Many factory calipers are a single-piston piece. This is good for a simple caliper and they keep the piston inboard and allow good wheel clearance and fewer moving parts for lower service issues. They do have their drawbacks, however. Typically they are made of cast iron so they are heavy and they have some type of "slider" so clamping force isn't always equal from side to side.

    Multiple piston (or "pot") calipers offer more even clamping force than a single piston. The force is distributed across the pads better, yielding a better contact area. Often times when using a four-pot caliper, the total brake fluid volume is less than a single piston piece, so for a given brake pedal effort we can get more clamping force. (P1×V1 = P2×V2) For this reason, master cylinder capacities must be referenced when designing a brake system or changing calipers. On most good 4-, 6-, or 8-pot calipers, the pistons are of staggered sizes which gives more even pad wear. And when selecting a caliper for an application, it is critical that the proper leading or trailing calipers be used. The calipers will be marked with the proper disk rotation. Failure to follow this simple step will result in uneven pad wear, noise, and possible piston damage.

    Weight Transfer

    We have all felt the transfer of weight as a car slows down. I'm not going to go into all the details because there are entire books on the subject. All I'll mention here is that the majority of braking is done by the front brakes. Front brakes are always larger than rear brakes, but they must be properly sized to match the weight transfer and the rear braking capacity. Our cars have a large proportion of their weight to the rear which gives us a good front to rear weight bias, excellent rear traction, and due the mid-engine configuration, we have a lower polar moment of rotation which is better for handling.

    A serious drawback to the rear weight of our cars has to do with our center of mass. As with any projectile (our cars are just a projectile that we are trying to control), the center of mass (our engine/transaxle assembly) will always try to be "in the lead" with reference to the rest of the car. During acceleration, this isn't really an issue because the weight transfer puts more force on the rear tires. The center of mass is just in front of the rear wheel centerline so dealing in purely relative terms, the center of mass is in the lead. On the other hand, under braking or deceleration, the center of mass still tries to be in the lead and in this case it is at the wrong end of the car. This has the effect of putting more downward force on the front tires and reducing the force on the rears. The brake force bias must be such that the rear brakes never lock up before the fronts. Remember, we have a center of mass that is in the rear and it will take the lead if given the chance. If the rear tires lock up before the fronts we have just given the center of mass the freedom to go wherever it would like, typically instigating a serious "ground loop."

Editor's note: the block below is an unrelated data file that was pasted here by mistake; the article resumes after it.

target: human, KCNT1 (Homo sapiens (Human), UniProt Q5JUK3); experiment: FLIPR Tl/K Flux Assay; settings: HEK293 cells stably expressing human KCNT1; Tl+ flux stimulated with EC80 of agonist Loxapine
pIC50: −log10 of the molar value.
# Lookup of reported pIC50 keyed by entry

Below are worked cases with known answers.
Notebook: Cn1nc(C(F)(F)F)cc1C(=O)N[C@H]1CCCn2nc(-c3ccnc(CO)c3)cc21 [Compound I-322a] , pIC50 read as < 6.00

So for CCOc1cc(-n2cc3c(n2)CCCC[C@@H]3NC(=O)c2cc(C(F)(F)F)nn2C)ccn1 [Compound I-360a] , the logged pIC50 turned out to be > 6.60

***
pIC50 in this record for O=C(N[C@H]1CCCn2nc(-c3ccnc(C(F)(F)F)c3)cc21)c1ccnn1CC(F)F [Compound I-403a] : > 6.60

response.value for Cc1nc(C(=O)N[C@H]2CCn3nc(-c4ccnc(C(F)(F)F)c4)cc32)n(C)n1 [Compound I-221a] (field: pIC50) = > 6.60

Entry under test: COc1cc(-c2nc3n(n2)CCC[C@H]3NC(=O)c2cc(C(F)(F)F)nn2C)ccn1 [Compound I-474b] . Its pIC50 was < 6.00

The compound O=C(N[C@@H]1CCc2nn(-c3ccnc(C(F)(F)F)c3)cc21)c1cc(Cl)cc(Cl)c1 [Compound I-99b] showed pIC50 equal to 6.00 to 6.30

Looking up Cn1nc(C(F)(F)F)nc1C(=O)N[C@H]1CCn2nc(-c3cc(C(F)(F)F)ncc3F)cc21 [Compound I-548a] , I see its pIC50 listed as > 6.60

Front/Rear Brake Bias

    Significant weight shift occurs during deceleration, so the front brakes need to do more stopping than the rear brakes. Larger rotors and more powerful calipers are used in the front to help maintain the proper balance. Also, a differential bore master cylinder is sometimes used to vary the amount of hydraulic pressure that is fed to each end of the system. The front-to-rear bias is critical when modifying or upgrading any braking system.

    Other Points of Interest:

    Single-Piece Rotors vs. Two-Piece Rotors

    When we want to use bigger rotors we have to sacrifice something. Larger rotors have more weight than stock rotors. Stock rotors are also cheaper because they're made in mass quantities. For after-market rotors, the investment involved in making a one-off casting is high, therefore most manufacturers offer brake rotors that are just the outer disk. It is then up to the brake system designer to engineer a brake rotor "hat" or "bell." The hats are typically an aluminum alloy that can be made on CNC equipment in small quantities and to the exact specifications for the application. The combination of the larger rotor with an alloy hat can be the same or only slightly more weight than the stock brake disk. When attaching a hat to a disk, only AN-type aircraft bolts and jet nuts should be used. Use bolts that have only shank through the disk and hat, not any threads, even if you have to use a washer. Good quality bolt kits are available from many sources.

    Master Cylinders

    Most production cars use a single master cylinder, typically with two pistons running in two bores. Each of the pistons are sized for the stock front and rear brakes. When upgrading brake systems, the master cylinder's volume and pressure must be known and accounted for.

    Many race cars have gone to the use of two separate master cylinders: one for the front and one for the rear, with a "bias bar" between them. This allows different master cylinders for different brake calipers. The balance bar is connected to the brake pedal and the cylinders and can allow the driver to adjust the braking bias while driving the car. It can be tuned for different track conditions, fuel loads, or just driver preference.

    ABS Systems

    I personally do not own any cars with ABS systems. I even removed the ABS system from my 1991 Esprit SE. ABS can be helpful if you need ballast, an excessive electrical load, or a discount on your insurance.

    In all seriousness, a properly designed ABS system may have advantages in adverse weather conditions and may give a less experienced driver an advantage in emergency situations. But if the system is not used correctly or the driver expects it to correct for their mistakes, then ABS is not the solution.